“The Narrow Path” is a track that focuses on Blu’s dedication to the “grind” that led him to success. Exile’s sample is once again industrial, but ushers Blu’s craft as a wordsmith and enabled him to experiment with some sung vocals. The Path is an accessible metaphor meant for fans to understand his approach not only to the adversity met in his career, but the adversity in life. Exile’s sample is an industrial jazz-rooted beat, with loose drums allowing Blu to structure his message both musically and in alignment with his ideas. Moreover; Blu subtly refers to his loss of faith in himself, but alluding to a potential dissolution in his faith.  That being said, while Blu toes the line to speak out against his faith, he only transitions before he gets anywhere worth noting.  Blu pens: “I’m tryna tell my folks that flowing ain’t easy/Traveling down this yellow brick road until it frees me/I need a pen, I need a pad, I need a place to go/To get this shit lifted off of my soul.”  Though as a warning, the track exhibits the scars taken from Blu’s experiences as a means to uplift his listeners to “grind” for their dreams, exhibiting the scars not as means of past pain, but as trophies.    

“So(ul) Amazin (Steel Blazin)” is a no regrets track. Using the metaphor of a soul, Blu takes a Cesarean approach to how he lives life, not only coming and seeing, but hopeful to conquer through means of fresh beats and relative rhymes. Blu conveys a subjective approach to life, though he highlights how he has biases that are degradative of his personal prejudices. Exile’s sample for the track is syncopated, combining modern lofi melodies and a large, bass-driven beat that solidifies the material covered by the track. Using the bass as way to exhibit time’s large ramifications, when his time comes, Blu’s: “Tongue cursing ’til I must become one with the Earth/Heaven and Hell I conquer, whichever comes first/Known to rebel, my soul a la mode, uh/My soul a la mode, the soul provider.”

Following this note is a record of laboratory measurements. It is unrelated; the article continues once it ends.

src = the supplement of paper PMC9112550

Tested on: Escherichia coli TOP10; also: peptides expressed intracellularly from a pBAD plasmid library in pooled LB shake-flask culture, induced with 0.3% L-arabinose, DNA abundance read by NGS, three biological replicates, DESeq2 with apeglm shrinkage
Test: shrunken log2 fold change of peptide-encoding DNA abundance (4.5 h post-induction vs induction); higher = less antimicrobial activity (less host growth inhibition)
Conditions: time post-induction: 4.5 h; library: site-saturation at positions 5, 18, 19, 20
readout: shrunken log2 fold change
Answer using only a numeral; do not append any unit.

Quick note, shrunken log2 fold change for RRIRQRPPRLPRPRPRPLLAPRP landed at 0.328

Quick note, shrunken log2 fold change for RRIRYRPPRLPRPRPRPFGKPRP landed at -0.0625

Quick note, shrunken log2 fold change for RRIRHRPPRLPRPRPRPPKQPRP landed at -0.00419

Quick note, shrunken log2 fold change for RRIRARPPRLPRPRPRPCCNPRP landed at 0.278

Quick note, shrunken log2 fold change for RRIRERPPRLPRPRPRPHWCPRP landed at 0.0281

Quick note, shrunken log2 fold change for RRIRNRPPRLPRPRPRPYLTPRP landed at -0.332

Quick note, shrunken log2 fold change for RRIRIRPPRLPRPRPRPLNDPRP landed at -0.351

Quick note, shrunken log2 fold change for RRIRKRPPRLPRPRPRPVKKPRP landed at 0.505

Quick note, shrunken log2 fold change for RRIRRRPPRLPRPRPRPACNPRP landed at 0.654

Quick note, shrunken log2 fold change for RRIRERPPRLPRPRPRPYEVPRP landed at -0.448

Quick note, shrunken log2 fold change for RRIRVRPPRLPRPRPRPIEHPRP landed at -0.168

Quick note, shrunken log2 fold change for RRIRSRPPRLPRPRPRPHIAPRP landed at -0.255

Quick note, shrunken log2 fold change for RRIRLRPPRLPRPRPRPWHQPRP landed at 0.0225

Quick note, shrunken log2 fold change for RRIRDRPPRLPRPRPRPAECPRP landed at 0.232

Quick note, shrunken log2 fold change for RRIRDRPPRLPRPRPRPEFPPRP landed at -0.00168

“In Remembrance of me” is a track penned from the perspective of Blu’s hypothetical son, born out of wedlock. Blu ponders whether his impact on the craft he loves or the life he’s established for himself will remain long after he is gone. Exile’s sample is sensual so as to mirror the nostalgic reflection of the track adding choral harmonies led by R&B style beats. Balancing existential pontification and artistic longevity, the track is his personal justification for choosing to be an artist and the person he is. Blu’s chorus states: “Remind me why I’m rappin’/And right before he answered I remembered my passion/In the past, when I was scribblin’ in my tablet/To box out my mom and dad scrappin’/To help me when my grandmother passed/Plus the many times when I was homeless/And the times when I was broke/And this music made a way when I was hopeless/He told me to remember the rain, it’ll diminish the pain/And he told me not to ask him again, ‘cause I know…”

Blu’s debut is exactly that, a debut wrapped in the experiences of his youth and the growing pains of not only becoming an adult, but dealing with the “Faustian” deal of success. In the realm of hip-hop, the poetics that narrate a great story are not only balanced with the relativity of experience but the reflection of wisdom gained, the exhibition of a philosophy.  Even with some of Blu’s struggles with faith (in himself as well as God) there was much left to be desired, and it almost seemed as though he was not looking to be critical of faith.